Remembrances may be made to:

Seattle Betsuin Buddhist Temple, 1427 South Main Street, Seattle, WA 98144
Nisei Veterans Committee, 1212 South King Street, Seattle, WA 98144
Densho, 1416 South Jackson Street, Seattle, WA 98144
Nikkei Manor Employee Fund, 700 6th Avenue South, Seattle, WA 98104
 

MATSUE WATANABE
July 12, 1927 – January 22, 2022

Matsue (Nishimori) Watanabe, 94, from Bainbridge Island, WA, passed away peacefully on January 22, 2022, of natural causes. She was born on July 12, 1927, in Port Blakely, WA, to parents Tsue and Kirohachi Nishimori.

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Matsue approached everything in life with tenacity and joy that energized those around her. She had an unwavering devotion to family and community and made those around her feel loved and cherished through her warm interactions and generous handmade creations — beautiful Halloween costumes, beautiful quilts, and incomparable cooking and baked goods shared with community and friends.

Like many Japanese Americans who called the West Coast home, Matsue was incarcerated at Manzanar War Relocation Center in the high desert of Owens Valley, CA, during World War II, from 1942-1944. From Manzanar, she moved to Illinois and graduated from Evanston High School in 1945. Her family returned to Bainbridge Island in 1949, and she attended business school in Seattle.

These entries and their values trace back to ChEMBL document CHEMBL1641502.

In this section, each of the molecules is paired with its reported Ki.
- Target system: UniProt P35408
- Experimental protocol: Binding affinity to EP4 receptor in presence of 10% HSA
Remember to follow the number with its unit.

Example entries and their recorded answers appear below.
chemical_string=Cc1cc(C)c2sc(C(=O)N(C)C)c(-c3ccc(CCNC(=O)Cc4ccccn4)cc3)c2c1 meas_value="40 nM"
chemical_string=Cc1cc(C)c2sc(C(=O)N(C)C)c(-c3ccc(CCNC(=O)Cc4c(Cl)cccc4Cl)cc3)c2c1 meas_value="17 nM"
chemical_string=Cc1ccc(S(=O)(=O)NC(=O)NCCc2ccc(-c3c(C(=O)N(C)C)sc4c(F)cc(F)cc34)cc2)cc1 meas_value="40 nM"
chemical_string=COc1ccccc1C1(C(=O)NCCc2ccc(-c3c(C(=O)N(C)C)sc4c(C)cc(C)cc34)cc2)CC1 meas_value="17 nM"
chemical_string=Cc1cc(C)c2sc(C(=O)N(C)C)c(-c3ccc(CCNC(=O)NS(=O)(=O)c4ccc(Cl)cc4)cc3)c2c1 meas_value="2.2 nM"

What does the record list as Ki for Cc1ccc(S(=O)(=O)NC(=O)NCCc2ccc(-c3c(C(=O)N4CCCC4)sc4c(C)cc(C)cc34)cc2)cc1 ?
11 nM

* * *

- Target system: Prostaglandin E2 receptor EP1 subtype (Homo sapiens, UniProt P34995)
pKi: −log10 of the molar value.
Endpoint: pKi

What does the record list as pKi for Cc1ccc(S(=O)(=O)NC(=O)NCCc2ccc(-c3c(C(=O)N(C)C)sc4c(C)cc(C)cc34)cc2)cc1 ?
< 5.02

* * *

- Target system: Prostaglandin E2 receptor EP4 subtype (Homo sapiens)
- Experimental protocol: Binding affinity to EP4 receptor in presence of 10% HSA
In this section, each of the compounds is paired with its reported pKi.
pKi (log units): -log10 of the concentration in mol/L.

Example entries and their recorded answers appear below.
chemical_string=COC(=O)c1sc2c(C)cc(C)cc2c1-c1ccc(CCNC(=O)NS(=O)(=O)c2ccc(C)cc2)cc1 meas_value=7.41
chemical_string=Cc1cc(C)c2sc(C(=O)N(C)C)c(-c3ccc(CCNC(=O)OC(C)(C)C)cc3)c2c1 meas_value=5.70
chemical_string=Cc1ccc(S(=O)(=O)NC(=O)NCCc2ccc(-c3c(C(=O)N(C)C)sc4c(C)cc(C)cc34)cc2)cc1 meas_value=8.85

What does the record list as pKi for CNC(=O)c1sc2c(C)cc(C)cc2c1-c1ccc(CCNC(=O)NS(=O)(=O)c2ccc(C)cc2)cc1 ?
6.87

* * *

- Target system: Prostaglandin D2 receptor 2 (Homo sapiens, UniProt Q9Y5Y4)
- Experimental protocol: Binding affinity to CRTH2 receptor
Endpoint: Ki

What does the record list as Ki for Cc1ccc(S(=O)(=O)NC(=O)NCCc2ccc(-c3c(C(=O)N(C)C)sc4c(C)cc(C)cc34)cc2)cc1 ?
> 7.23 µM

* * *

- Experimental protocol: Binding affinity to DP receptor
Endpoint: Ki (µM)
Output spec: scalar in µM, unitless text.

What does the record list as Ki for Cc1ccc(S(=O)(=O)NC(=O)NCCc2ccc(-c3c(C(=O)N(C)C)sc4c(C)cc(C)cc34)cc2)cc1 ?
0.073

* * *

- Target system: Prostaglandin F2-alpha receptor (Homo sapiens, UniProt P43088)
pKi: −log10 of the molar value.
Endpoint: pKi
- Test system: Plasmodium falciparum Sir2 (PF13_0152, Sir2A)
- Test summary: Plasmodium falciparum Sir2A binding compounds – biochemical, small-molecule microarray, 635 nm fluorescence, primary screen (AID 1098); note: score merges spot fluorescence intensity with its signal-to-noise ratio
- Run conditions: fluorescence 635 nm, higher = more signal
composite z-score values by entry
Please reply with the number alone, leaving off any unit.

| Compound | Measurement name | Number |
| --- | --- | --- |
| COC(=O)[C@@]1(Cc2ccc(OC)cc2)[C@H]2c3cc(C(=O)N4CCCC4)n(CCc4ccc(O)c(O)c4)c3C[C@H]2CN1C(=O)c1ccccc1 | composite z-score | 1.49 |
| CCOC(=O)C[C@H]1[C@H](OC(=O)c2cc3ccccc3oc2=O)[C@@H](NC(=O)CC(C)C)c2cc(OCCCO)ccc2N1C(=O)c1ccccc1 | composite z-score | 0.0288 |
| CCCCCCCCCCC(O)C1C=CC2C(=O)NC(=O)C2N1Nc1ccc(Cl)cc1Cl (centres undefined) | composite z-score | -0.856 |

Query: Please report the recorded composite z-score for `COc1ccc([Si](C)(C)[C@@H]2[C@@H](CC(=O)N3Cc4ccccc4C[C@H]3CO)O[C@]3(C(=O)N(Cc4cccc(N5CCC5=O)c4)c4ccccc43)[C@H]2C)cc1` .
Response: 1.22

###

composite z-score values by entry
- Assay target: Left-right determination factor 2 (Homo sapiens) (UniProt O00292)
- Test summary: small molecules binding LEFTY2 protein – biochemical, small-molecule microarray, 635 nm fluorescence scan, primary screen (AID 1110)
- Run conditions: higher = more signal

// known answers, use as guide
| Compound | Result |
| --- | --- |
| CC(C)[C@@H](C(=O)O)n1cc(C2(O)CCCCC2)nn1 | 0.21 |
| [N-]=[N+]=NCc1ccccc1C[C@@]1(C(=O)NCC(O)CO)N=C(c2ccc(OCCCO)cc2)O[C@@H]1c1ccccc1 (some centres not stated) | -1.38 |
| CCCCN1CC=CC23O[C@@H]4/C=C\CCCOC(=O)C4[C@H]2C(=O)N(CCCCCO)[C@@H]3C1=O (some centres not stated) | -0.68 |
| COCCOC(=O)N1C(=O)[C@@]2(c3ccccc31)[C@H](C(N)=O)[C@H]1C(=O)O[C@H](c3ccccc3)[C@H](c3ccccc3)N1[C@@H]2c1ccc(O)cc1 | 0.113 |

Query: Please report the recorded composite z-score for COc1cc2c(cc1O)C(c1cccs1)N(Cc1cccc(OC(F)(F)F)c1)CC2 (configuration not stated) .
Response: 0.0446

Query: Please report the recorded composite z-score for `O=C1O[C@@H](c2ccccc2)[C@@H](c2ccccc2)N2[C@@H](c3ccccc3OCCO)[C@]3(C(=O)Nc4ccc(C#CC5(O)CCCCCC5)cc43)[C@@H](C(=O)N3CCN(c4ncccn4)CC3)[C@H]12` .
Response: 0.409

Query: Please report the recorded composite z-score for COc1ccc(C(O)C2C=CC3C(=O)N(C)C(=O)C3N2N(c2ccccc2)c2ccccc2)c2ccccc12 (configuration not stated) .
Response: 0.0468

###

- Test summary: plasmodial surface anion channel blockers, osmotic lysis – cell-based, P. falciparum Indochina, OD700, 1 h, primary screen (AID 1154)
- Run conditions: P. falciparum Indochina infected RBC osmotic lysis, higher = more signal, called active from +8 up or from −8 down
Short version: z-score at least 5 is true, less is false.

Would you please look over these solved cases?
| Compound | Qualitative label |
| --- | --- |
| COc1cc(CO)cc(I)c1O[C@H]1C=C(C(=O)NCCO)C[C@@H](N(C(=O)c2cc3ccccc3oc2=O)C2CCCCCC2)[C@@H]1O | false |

Matsue devoted much of her later life to educating younger generations about the incarceration experience through the Nisei Veterans Committee (NVC), NVC Foundation, Densho, and K-12 schools so this historic atrocity would never be repeated. She also volunteered with Rokka Ski Club and Ski School, taking care of the membership list and the newsletter.

Matsue married her life partner Samuel Watanabe on November 9, 1952. During their 63 years of marriage, they lived in Kent and Tukwila, WA. She worked for the Highline School District for 25+ years until her retirement in 1990. Matsue was fearless and dove into new challenges, remaining active throughout life — swimming one mile every day at 5:30 AM for 41 years, learning to ski at age 43, taking up golf after retirement, and often being the oldest participant in local sprint triathlons and half marathons.

Matsue was preceded in death by her parents Tsue and Kirohachi; brother Tairoku; sisters Masako Muromoto, Kiyoko Kumagai, and Sueako Yonemitsu; husband Samuel Watanabe; and daughter Naomi Kakiuchi. Matsue is survived by son Dale Watanabe (Carol Anne Yamamoto); daughter Mari Watanabe; sister Shimako Kitano; son-in-law Wayton Lim; and granddaughters Tana, Ren, and Mika.

A Celebration of Life will be held on February 23rd at 1:00 PM at the NVC Memorial Hall, 1212 S. King Street, Seattle, WA 98144. COVID protocols will be in place with all attendees required to wear face masks. Please register to attend in-person or receive the online link: HTTPS://BIT.LY/346UCV2

In lieu of flowers, donations may be made to the NVC (WWW.NVCFOUNDATION.ORG) or the Bainbridge Island Japanese American Exclusion Memorial (WWW.BIJAEMA.ORG.)